It is not Ebenezer Scrooge who fascinated me most, though. It is Sydney Carton, the debauched, drunken, and brilliant lawyer from A Tale of Two Cities who finds that his sacrifice will redeem him and save his dear friends. It is Carton who, though morose and depressed, drunk and slovenly, gives his life in the uncanny twist of events that lead him to the guillotine in revolutionary Paris.
"I am the resurrection and the life," Sydney keeps hearing over and over again. As his captors prepare to execute him, in the midst of his own sacrifice, he comforts another, a young lady, accused by the "Citizens" of France of treason. Sydney tells her to keep her eyes on him. He remains a constant and steady source of hope and inspiration for her. Yet the ridiculous events that lead these two innocents to be executed are not the focus of Dickens's attention. He does not write, in his extraordinary verbosity, about the injustice of the system. Rather, he writes about compassion, healing, understanding, justice, and ultimately faith.
An aside: in the high school where I teach, A Tale of Two Cities is core literature for the ninth grade. I am always puzzled when I hear cries about how God has been kicked out of our classrooms. Have those leveling this charge looked at the reading list of their local high schools recently?
In any event, Dickens, more than most classic authors, brought me to Christ. Though not my favorite writer, Dickens unabashedly writes about humanity in a way that would embarrass a 21st-century psychologist. As Harvard professor Robert Coles has said, "And Dickens, oh my, what Dickens knew about human nature!"
I am inclined to agree. In Soul Survivor, Philip Yancey writes of Coles being drawn to great authors—including Dickens, Flannery O'Connor, Leo Tolstoy, Simone Weil, and William Carlos Williams—while he was a student at Harvard. Like Coles, I have found that these authors are simply retelling the Bible, albeit sometimes in a way that makes some Christians angry. But Coles never blinks. He explains to Yancey that the Bible has all along steadfastly preached that we have both sides in us. We have the ability to be evil and ignorant, and we have the ability to behave with grace and compassion. All of us have those tendencies, and the authors that moved Coles merely repeat that refrain and seek ways for the most despicable of people to be redeemed.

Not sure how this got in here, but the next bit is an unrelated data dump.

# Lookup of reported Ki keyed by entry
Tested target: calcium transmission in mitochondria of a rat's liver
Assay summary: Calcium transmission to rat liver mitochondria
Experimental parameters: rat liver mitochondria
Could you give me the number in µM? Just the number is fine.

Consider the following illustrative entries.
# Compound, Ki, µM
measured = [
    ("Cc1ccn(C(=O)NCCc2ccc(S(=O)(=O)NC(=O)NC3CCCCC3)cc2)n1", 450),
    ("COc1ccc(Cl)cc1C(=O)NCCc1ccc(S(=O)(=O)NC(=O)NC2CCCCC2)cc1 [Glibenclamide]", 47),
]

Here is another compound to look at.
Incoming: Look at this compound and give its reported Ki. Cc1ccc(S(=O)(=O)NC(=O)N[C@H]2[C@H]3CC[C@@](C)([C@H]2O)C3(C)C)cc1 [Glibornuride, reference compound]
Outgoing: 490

Beauty, Grace, Power
In the dying days of winter, I teach a book by Zora Neale Hurston called Their Eyes Were Watching God. The main character, Janie, is constantly in the spring of her life. Through a series of failed marriages and abusive situations, Janie does not shrink from her circumstances. Rather, she embraces them and lives joyously in God's shadow. "Ev'rybody got to go to God for theyselves," says Janie, speaking from experience. Never cowed or demeaned by her situation, she is an indomitable woman and ultimately finds her own soul. As one of my students wrote in a paper about the book, "Spring is the soul-chasing season." What a tribute to Hurston: She reaches into the black experience in America, and rather than coming out discouraged, as she has every right to do, she finds reason for joy and love.
One line reads, "Dawn and doom were in the branches." Hurston also knew that human beings have the potential for both. Dawn and doom exist in each one of us, and it is up to us to choose which one will succeed. Perhaps this is the ultimate expression of free will that we are given. This is the free will that allows human beings to suffer or alleviate suffering, to love or to hate, to choose spirit over ignorance, compassion over mistrust, and finally to accept and share what there is of living.